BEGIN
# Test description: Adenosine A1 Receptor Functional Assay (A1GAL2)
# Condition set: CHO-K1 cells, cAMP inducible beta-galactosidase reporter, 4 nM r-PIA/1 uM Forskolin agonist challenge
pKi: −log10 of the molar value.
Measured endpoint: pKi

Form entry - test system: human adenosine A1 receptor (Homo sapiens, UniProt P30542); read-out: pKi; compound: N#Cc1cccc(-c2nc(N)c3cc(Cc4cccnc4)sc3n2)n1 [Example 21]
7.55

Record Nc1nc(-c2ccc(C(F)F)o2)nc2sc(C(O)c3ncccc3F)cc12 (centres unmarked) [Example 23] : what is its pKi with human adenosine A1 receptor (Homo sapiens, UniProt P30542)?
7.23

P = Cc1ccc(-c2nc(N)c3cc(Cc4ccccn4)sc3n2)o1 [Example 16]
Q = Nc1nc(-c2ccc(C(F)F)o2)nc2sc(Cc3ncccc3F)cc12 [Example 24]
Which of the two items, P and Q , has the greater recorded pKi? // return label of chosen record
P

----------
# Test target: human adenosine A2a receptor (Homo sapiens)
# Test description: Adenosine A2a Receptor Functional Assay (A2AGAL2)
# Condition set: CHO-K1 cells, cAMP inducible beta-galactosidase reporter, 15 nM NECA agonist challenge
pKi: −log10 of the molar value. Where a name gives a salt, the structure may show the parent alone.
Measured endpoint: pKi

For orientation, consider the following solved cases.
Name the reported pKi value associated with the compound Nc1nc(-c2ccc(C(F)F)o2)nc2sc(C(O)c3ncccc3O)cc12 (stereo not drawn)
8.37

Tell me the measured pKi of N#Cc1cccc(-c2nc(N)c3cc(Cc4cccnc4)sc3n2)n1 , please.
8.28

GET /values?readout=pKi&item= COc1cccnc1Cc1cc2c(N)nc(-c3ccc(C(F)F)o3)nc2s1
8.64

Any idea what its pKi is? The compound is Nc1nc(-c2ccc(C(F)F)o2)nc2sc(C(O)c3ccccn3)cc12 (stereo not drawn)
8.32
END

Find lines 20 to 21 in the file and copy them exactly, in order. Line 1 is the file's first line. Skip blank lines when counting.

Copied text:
Name the reported pKi value associated with the compound Nc1nc(-c2ccc(C(F)F)o2)nc2sc(C(O)c3ncccc3O)cc12 (stereo not drawn)
8.37